M’s friends at college were fuming at Chua for claiming that Chinese mothers are superior, and she started reading to me the Wall Street Journal excerpt of Battle Hymn Of The Tiger Mother. I thought it was a satire until I was told that it was how a Yale law professor raised her daughters.

I could not believe it! I had very traditional Chinese parents, and I could not believe anyone raised the way I was would choose the same parenting methods! And someone with a Harvard and Yale education, too!

I wanted to tell Chua that if admission to an Ivy League college was the ultimate goal, I managed to raise a daughter who was accepted by Harvard, Yale and Princeton without threats and hysterics.

And that is why I started this blog. I uploaded all the essays I wrote as a present to M when she graduated from high school four years ago.

It has been a little less than two months since I began calling myself the good chinese mother. This blog has had more than 40,000 visitors, and I am still finding it hard to believe that what I have written is actually being read and enjoyed by strangers.

I find it even harder to believe that this blog has led to a column in the Washington Times.

I continue to tell the story of being mother to M, and you are warmly invited to listen.


Challenging Chua

Dear Ms. Chua,

Like you, I am Chinese. I was born in Manila, with parents like yours, raised like you…

But unlike you, I vowed to be a very different parent from my parents.

I never said, “I am right and you will obey me because I am your mother”.

I taught myself to say, “Mother does not know,” and “I am sorry. Mother is wrong.”

I encouraged my daughter to enjoy all the things my parents would not allow, sleepovers, school plays, and yes, dating.

She missed school to watch the Oscars. Super Mario was bonding time

I wanted her to be a drummer, but to my disappointment, she wanted to play the piano. No, not classical music. “Close To You” by The Carpenters! Do you know how difficult it is to find a piano teacher who will teach pop music to a toddler?

She can barely read music notes, and will never play Chopin at Carnegie Hall, but even now, she will play the piano just to relax.

And yes, she turned out all right. She scored 2340 on the SAT, 60 points off perfect, and got accepted by Harvard, Princeton and Yale. Am I proud of her? Absolutely! But what really matters to me is that she grew up to be warm and kind, with an easygoing, unassuming demeanor.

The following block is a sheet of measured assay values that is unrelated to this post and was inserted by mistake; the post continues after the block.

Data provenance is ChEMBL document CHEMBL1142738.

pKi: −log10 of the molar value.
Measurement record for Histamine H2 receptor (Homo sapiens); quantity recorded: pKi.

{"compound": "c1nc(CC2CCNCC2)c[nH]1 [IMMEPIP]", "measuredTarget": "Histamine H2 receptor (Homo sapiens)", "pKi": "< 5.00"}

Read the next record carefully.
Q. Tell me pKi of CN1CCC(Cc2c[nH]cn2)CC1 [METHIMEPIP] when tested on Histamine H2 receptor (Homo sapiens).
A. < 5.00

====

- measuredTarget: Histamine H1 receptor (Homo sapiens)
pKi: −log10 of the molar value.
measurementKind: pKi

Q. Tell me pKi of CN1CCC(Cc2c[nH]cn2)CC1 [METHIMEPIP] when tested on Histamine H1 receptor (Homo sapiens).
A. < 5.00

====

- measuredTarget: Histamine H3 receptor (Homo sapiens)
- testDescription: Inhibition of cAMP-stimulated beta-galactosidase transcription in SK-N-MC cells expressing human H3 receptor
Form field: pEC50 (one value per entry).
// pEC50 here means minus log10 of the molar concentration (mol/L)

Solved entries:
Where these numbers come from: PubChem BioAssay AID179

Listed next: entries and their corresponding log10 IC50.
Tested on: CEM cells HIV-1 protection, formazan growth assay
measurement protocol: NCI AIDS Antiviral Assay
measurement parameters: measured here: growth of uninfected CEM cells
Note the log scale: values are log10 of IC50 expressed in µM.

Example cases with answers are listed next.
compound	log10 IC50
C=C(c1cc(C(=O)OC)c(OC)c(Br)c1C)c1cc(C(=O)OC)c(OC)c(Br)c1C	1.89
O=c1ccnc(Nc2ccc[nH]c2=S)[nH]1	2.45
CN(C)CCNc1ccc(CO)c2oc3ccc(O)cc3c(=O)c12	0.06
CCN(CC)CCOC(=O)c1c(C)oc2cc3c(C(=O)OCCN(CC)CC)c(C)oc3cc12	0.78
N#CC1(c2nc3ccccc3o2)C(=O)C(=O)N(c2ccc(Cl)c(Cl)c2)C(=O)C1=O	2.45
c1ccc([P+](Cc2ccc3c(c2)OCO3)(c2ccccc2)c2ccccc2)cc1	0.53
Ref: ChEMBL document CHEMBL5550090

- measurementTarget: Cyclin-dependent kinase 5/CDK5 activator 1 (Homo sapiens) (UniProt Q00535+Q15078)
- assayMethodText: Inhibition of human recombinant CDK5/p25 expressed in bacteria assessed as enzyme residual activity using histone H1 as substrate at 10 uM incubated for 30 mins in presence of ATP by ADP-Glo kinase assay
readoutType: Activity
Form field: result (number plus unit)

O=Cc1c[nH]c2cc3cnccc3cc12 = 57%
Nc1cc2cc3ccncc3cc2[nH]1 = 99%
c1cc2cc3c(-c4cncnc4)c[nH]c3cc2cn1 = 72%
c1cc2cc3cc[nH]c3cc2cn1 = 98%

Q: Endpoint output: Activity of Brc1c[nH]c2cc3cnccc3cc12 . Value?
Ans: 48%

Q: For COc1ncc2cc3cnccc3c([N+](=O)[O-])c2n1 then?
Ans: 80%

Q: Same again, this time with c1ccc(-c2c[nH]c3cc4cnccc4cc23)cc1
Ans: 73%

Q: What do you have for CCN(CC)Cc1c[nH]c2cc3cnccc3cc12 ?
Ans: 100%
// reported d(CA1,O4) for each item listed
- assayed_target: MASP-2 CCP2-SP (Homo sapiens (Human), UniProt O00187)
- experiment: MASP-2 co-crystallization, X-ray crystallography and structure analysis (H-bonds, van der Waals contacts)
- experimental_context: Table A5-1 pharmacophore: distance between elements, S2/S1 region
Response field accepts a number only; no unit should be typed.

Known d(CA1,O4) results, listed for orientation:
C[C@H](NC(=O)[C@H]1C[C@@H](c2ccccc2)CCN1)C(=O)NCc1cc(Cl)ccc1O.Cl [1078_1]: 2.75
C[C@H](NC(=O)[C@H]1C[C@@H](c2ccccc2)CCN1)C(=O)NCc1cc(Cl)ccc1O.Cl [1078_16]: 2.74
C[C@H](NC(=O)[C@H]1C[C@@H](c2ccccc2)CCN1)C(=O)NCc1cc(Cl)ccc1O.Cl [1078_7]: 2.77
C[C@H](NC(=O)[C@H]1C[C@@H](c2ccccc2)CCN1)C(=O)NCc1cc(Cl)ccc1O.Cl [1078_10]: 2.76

I did not push. I encouraged. And I loved unconditionally.

Good Chinese Mother

P.S. You do not have to be Ms. Chua to leave a comment. : )

1) If you want to make your children practice piano, read “Reluctant Role Models”. In fact, read it if you want them to do what you want.
2) If you want to stop arguing about bed time, and bath time, read “Do I Have To Take A Bath” and “Why Do I Have To Go To Bed Now”.
3) If you want to deal with a bully in school, read “The Prince From Senegal” but do not do what I did. You can get in serious trouble.
4) If you need to explain Santa Claus, read “Letter From Santa Claus”. Just make sure you can make up stories as you go.
5) If you like museums, and your children do not, read “Treasure Hunt”. The museum shops will love you.
6) When being the best is not good enough, go to “The Six O’Clock News”. Unlike Chua, I think watching television can be educational!
7) If you have an inquisitive child, check out “Why Is The Sky Blue?”
8) If your child asks you for the moon and the stars, do not read “Unforseen Dividends”. You will be tempted to give them.
9) If you are a bilingual family, “Relax, Mom” is for you.
10) If you do not like what your daughter is wearing, “Making Of A Fashion Icon” will make you feel better.
11) If you are battling bureaucracy, copy my tactics in “There Is Always A First Time”.
12)If you want to know why I will never regret being a stay-at-home mom, find out in “Just Like Mommy”. Be sure the tissue box is within reach.
13) Is your child the new kid on the block? See how we managed in “Tears On The Agenda”.
14) Need help with making decisions? Take your cue from “The Step Forward”.
15) Life not going as planned? “Pile Of Horse Droppings” is for you.

Good Chinese Mother’s mantra: educate, encourage, enforce, evaluate

Educate – give precise instructions, show by example
Encourage – praise when done right
Enforce – make sure it is done right
Evaluate – if the child fails, ask yourself what YOU DID WRONG